Managing the unmanageable

The managed security services sector was born in the final splutters of the dot-com fuelled technology boom. Computer security had grown too complex, too important and too costly for organisations to do it on their own, so why not outsource it to the specialists?

That logic spurred $1 billion worth of investment by venture capitalists, as managed


60 second interview: John Thompson, CEO of Symantec

Why should companies trust an outside organisation to manage their security?

It’s a decision not lightly made. But with the right supervision, the benefits are substantial. Clients have high expectations on their internal corporate governance and they should expect the same degree of diligence from an outside provider.

What are the advantages of employing a Managed Security Services Provider (MSSP)?

Expertise, cost and intelligence. The managed security market was built by security practitioners who realised that there weren’t any tools good enough to provide real-time analysis across the myriad of security products in clients environment. They also recognised that it’s difficult to hire, train and retain the right expertise in-house.

Is there a danger of an organisation becoming ‘operationally dependent’ on an MSSP?

If your company is connected to the Internet, it is imperative to have real-time 24x7x365 security analysis. Whether a company decides to do it in-house or to outsource, my expectation is that the organisation should become dependent on the function. That’s not a bad thing – it underlines its importance. That said, managed security services should work in a complementary way with a company’s internal IT and security department, to provide additional resources, skills and technology.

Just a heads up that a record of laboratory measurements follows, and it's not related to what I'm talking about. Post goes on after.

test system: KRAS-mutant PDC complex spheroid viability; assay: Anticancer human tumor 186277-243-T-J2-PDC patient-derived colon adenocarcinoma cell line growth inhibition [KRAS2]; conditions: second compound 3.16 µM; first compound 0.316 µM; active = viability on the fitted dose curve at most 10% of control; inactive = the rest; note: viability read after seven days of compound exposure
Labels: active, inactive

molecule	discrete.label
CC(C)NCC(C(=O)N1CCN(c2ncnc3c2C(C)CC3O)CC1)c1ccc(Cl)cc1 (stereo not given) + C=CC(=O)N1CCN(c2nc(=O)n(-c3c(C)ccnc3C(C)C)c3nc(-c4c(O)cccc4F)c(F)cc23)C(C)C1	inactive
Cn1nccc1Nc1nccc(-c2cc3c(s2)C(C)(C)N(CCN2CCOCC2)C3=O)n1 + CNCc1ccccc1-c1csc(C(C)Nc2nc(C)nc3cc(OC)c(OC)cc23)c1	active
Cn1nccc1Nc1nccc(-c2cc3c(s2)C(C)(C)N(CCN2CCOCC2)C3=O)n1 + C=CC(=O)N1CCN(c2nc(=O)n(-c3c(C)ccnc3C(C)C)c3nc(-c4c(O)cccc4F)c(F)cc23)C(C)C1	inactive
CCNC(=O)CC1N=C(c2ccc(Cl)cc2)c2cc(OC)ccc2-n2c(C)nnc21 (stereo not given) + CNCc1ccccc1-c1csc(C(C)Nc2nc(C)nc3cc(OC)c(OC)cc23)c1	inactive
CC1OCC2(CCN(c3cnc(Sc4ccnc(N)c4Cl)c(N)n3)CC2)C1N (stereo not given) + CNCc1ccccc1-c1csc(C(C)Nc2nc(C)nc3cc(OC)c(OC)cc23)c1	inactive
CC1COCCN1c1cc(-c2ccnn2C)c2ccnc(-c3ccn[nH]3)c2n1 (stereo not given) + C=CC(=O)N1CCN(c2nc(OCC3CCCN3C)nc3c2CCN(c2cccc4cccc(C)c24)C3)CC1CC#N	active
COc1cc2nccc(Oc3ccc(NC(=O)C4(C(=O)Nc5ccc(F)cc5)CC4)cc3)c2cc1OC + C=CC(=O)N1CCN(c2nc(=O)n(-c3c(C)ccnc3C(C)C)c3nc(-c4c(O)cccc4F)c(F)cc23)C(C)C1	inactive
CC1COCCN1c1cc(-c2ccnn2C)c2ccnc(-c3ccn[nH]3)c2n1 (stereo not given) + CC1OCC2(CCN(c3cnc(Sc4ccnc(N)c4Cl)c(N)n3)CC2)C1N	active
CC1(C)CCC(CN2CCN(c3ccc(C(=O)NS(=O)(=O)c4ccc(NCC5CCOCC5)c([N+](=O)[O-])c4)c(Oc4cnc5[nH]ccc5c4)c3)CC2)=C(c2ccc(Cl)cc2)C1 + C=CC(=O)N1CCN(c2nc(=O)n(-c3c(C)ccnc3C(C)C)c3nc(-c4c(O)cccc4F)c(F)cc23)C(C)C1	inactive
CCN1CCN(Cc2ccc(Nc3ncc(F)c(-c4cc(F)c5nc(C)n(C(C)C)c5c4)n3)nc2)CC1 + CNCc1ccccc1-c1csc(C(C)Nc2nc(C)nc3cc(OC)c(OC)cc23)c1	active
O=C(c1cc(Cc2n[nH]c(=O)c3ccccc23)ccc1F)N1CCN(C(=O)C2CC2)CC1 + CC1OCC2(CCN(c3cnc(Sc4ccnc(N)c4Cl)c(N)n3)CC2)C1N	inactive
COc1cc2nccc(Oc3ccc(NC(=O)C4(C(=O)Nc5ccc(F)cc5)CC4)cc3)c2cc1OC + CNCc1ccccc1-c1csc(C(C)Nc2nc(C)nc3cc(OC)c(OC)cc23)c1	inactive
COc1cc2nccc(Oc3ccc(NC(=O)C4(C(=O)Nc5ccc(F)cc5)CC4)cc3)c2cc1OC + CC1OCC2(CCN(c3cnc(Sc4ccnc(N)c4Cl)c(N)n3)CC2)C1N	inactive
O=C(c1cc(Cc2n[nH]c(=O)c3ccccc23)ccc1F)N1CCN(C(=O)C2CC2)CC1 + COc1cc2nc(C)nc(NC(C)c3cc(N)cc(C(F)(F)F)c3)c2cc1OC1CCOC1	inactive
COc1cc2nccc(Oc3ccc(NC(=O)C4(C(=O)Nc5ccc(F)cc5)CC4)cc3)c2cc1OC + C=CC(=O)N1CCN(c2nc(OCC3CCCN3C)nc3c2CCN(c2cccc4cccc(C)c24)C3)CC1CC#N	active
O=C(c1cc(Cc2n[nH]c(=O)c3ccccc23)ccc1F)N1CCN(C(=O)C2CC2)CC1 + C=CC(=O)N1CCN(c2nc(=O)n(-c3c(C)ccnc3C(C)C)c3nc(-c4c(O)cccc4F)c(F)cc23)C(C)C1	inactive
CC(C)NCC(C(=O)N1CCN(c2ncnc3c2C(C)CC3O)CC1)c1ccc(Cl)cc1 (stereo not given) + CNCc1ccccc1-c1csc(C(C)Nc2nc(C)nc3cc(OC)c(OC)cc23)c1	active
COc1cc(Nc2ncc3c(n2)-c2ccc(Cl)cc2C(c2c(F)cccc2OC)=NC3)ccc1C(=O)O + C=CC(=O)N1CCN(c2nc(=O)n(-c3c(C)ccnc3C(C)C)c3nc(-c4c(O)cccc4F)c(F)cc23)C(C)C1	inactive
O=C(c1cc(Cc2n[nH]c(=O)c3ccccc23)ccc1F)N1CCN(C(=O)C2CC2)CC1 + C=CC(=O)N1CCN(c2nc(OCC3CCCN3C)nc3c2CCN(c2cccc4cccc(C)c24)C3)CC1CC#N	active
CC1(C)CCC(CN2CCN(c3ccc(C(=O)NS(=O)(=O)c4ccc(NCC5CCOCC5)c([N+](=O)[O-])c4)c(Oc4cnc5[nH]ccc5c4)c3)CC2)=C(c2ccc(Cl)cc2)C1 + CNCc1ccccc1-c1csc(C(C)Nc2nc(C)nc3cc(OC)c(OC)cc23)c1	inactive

What advice do you have that might help organisations to better manage their MSSPs?

Know what you’re buying. Symantec advises any company to select a trusted partner on the basis of its proven track record of delivering quality security services. Visit their operations centres and take a look under the hood. Talk to the people who will be managing your service in the operations phase. Understand the service level agreements that will hold a provider accountable for a reliable and predictable level of service. Once your expectations are clear about what you’re getting, you can develop processes around it that take advantage of the provider’s strengths to make the information the MSSP gives you actionable.

What elements would you recommend should stay in-house?

Managed security services should be used to provide expert security administration, analysis and recommendations. Outsourcing this part of your operation will allow your security staff to refocus on what you’ve hired them to do in the first place – develop and implement your corporate security strategy.



security start-ups build up their infrastructures and honed their marketing messages.

But within a year, much of that money had been wasted as wild over-optimism turned to realism, and customers held back commitments, wary of the capabilities – and viability – of many service providers.